It’s hard to believe the spring call of that bloody bird could prophesy calamity two years on the trot, but it did! For the second year running the Glen Etive cuckoo mocked our efforts as myself, Cap’n Jack and the Fatdog trudged our way past the recently renovated “Stalag” Coiletir and began the long slog up to the bealach (767m) between Ghlas Bheinn Mhor and Ben Starav. The idea was to move on to Beinn nan Aighenan but as you’ll find out some of our ideas struggle a bit when it comes to putting them into practice.
You have to suspect things will go slightly pear shaped when you begin the day scooping up cold, congealed, dog vomit. FD looked sheepish (which is quite an achievement for a black Labrador) as a bucket of hot water, disinfectant and sick cleaning cloths appeared. With J and I both out yesterday evening our respective returns home had provided the Fatdog with an overload of treats late in the evening and had thus caused FD’s automatic stomach purge valve to open.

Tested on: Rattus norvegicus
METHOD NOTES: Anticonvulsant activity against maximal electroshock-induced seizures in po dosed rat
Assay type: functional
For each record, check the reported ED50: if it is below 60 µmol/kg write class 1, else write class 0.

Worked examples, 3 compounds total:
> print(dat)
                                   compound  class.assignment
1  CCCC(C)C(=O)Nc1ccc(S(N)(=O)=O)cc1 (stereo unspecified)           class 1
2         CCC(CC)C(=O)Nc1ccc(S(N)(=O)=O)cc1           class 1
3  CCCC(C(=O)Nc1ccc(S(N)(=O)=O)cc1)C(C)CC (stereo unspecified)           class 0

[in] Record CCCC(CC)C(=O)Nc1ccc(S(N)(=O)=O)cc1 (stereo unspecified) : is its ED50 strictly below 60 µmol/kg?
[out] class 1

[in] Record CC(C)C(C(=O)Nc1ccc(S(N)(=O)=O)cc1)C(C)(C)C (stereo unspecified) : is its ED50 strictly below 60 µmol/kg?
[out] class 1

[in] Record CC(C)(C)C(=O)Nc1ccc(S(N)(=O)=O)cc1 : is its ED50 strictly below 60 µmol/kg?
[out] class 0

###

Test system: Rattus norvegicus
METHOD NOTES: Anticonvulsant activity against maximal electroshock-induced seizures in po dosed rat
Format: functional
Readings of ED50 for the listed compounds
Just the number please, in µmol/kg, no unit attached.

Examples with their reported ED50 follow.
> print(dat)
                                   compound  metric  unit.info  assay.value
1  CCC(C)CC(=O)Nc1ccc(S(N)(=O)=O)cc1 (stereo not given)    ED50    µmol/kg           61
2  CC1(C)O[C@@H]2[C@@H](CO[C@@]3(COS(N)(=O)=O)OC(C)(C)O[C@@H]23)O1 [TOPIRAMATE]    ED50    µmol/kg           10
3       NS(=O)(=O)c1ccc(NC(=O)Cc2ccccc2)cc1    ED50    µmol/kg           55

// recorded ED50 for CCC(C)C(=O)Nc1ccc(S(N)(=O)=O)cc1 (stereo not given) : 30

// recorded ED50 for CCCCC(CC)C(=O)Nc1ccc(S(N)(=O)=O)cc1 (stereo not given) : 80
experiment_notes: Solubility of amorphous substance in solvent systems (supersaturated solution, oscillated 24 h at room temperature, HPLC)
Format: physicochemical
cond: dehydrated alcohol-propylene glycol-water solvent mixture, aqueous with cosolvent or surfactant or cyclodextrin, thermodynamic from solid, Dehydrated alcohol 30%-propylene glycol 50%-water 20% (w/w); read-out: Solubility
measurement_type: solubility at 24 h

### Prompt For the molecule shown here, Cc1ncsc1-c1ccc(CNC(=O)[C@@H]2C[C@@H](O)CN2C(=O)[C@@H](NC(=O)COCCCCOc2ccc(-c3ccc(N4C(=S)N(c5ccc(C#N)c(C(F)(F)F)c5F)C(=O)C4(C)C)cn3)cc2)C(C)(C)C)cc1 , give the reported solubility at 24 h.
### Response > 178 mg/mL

The vomit shovelling duties done, the Fatdog and I loaded up the “tank” and set off to pick up Cap’n Jack. A sluggish two hour drive later, having been stuck behind a wide load up Loch Lubnaig, the three of us began our walk down the rough track to Coiletir in Glen Etive.
My legs were like lumps of concrete after last night’s 10 pin bowling. My back had obviously forwarded a letter of complaint and my lower limbs were giving it some serious consideration. Having burned out last year on these hills I was determined it wasn’t happening again. To my relief as the gradient increased the reluctant leg muscles spluttered fitfully into life. I was feeling pretty good…at this point. The cuckoo obviously knew better.